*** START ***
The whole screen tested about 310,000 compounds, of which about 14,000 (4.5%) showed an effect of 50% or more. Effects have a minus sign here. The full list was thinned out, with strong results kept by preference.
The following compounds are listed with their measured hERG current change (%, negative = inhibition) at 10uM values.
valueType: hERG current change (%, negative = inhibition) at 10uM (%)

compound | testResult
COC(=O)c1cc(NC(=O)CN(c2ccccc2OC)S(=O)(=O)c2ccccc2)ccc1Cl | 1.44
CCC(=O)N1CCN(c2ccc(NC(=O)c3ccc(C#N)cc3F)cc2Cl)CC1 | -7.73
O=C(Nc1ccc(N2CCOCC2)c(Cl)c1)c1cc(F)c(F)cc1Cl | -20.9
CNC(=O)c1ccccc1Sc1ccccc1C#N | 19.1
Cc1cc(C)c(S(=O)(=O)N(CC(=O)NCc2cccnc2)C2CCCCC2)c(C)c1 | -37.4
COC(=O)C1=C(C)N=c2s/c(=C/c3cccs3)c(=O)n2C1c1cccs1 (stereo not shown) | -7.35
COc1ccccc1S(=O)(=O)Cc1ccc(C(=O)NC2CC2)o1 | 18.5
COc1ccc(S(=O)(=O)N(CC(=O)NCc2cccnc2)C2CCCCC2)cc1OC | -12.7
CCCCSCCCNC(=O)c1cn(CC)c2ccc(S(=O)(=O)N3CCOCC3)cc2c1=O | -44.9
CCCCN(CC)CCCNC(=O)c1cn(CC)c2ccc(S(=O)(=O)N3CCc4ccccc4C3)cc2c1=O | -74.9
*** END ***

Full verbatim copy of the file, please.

The whole screen tested about 310,000 compounds, of which about 14,000 (4.5%) showed an effect of 50% or more. Effects have a minus sign here. The full list was thinned out, with strong results kept by preference.
The following compounds are listed with their measured hERG current change (%, negative = inhibition) at 10uM values.
valueType: hERG current change (%, negative = inhibition) at 10uM (%)

compound | testResult
COC(=O)c1cc(NC(=O)CN(c2ccccc2OC)S(=O)(=O)c2ccccc2)ccc1Cl | 1.44
CCC(=O)N1CCN(c2ccc(NC(=O)c3ccc(C#N)cc3F)cc2Cl)CC1 | -7.73
O=C(Nc1ccc(N2CCOCC2)c(Cl)c1)c1cc(F)c(F)cc1Cl | -20.9
CNC(=O)c1ccccc1Sc1ccccc1C#N | 19.1
Cc1cc(C)c(S(=O)(=O)N(CC(=O)NCc2cccnc2)C2CCCCC2)c(C)c1 | -37.4
COC(=O)C1=C(C)N=c2s/c(=C/c3cccs3)c(=O)n2C1c1cccs1 (stereo not shown) | -7.35
COc1ccccc1S(=O)(=O)Cc1ccc(C(=O)NC2CC2)o1 | 18.5
COc1ccc(S(=O)(=O)N(CC(=O)NCc2cccnc2)C2CCCCC2)cc1OC | -12.7
CCCCSCCCNC(=O)c1cn(CC)c2ccc(S(=O)(=O)N3CCOCC3)cc2c1=O | -44.9
CCCCN(CC)CCCNC(=O)c1cn(CC)c2ccc(S(=O)(=O)N3CCc4ccccc4C3)cc2c1=O | -74.9